Information Technology Fundamentals - Computing Devices
Computers are the electrical devices that take data from a user, process it, and then display the calculated results. This is jargon for describing mathematical instruments that can perform calculations quickly. We are all familiar with computers, one of the most widespread types of computing technology.
This is a massive industry that encompasses a wide variety of products that we all use in some capacity, from the simplest calculator to high-end digital cameras, mobile phones, smart phones, desktop computers, laptops, and more. Each of these processes performs the necessary arithmetic operations on incoming streams of binary digits (0s and 1s) and outputs the results in a format suitable for further processing. All they do is take data provided by the consumers and run some computations on it to generate some results. Let's use a computer as an example; we feed it information (by, say, typing or clicking the mouse), and it displays the results (the output) on the screen.
Features Common to Computing Devices
Processors: The processor, or electronic calculator, will be built into every modern computer. They carry out computations based on the coded instructions given to them.
Programming: Computations can only be carried out through the use of programming. Computers can be programmed in two different ways: operating systems and applications. An operating system (OS) facilitates user input (such as key presses, mouse clicks, and other pointing and clicking actions) on a computer. This is essentially a necessary piece of software for the proper functioning of any given system. Applications, or apps for short, are a type of software designed to perform a certain function on a computer.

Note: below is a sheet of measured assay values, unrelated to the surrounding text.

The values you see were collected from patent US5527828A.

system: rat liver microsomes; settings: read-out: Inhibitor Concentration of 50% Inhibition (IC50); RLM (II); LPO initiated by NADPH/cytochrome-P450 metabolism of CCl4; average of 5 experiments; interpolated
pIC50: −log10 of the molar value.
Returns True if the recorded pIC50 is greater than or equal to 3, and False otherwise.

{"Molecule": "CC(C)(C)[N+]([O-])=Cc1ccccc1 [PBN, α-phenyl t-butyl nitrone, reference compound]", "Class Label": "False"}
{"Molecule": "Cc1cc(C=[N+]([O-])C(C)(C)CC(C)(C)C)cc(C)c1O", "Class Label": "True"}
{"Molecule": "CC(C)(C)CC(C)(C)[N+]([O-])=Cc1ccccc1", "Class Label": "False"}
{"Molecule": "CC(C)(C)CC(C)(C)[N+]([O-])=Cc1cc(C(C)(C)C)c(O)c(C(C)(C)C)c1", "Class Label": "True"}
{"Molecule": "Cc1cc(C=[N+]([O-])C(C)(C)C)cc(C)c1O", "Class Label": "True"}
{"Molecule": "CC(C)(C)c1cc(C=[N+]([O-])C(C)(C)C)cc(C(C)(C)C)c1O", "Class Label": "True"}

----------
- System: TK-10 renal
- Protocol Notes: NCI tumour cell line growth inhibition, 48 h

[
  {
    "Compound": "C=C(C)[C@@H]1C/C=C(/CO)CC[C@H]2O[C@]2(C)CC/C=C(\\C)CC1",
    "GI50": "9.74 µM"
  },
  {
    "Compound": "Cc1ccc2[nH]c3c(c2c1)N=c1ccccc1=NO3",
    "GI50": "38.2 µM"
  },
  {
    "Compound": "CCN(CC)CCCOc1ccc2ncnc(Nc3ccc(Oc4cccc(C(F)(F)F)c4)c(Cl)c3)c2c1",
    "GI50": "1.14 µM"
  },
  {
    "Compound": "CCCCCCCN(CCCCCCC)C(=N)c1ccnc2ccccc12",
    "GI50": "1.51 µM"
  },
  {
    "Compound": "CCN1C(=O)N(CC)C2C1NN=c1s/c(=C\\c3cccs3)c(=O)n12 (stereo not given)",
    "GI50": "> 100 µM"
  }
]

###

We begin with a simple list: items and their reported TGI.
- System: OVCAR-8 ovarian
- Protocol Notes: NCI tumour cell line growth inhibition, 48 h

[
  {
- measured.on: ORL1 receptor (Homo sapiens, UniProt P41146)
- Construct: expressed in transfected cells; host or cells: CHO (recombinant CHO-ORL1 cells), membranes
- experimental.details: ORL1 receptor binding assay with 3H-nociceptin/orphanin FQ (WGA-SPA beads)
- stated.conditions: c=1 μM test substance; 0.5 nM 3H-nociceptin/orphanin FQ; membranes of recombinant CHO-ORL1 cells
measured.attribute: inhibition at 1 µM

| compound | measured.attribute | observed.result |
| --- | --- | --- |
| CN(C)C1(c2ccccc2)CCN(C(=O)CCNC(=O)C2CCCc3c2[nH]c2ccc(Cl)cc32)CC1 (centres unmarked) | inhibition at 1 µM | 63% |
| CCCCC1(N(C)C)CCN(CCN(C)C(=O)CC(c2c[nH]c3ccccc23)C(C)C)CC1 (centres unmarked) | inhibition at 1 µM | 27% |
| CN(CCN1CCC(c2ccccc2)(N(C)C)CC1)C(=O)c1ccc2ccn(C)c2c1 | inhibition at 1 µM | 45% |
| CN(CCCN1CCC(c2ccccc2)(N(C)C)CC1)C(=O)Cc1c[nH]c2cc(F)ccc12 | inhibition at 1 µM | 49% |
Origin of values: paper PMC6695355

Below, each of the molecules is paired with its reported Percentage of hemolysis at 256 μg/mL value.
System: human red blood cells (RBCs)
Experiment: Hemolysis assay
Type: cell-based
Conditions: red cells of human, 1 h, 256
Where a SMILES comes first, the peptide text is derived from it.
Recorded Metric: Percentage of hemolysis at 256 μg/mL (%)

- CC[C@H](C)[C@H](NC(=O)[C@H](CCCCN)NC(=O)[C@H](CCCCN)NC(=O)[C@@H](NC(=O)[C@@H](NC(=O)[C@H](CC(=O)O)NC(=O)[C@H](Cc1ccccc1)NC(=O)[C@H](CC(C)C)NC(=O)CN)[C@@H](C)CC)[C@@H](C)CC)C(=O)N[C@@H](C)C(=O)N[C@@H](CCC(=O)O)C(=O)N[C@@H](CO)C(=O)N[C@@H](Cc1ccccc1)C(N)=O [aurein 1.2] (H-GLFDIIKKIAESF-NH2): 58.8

Data Storage: This is another standard characteristic of computers. Programs and data are stored on various memory devices used in modern computer systems so that they can be retrieved and used at a later time. Today, people use a wide variety of storage media.
Types of Computers
An electronic device that takes raw data and turns it into useful knowledge is called a computer. It takes the user's input, processes it according to a predetermined set of instructions, and returns the expected result. There are many distinct varieties of computer, each of which may be broken down into one of two broad categories based on their physical dimensions and data processing capacities.
So, there are five distinct categories of computer systems based on their physical dimensions:
- Mainframe computer
- PC (Personal Computer)
And there are three distinct kinds of computer based on their capacity for managing data:
- Analogue Computer
- Digital Computer
- Hybrid Computer
Supercomputer: One might immediately think of a supercomputer if the topic of computer speed is brought up. These machines are the most powerful and largest in the world (in terms of speed of processing data). When it comes to computing power, supercomputers are in a league of their own, capable of performing tasks that would take a normal computer an eon to complete. This is because modern supercomputers consist of thousands of interconnected processors. Weather prediction, computer simulations, and nuclear energy research are just a few examples of the scientific and engineering uses for it. Roger Cray created the initial version in 1976.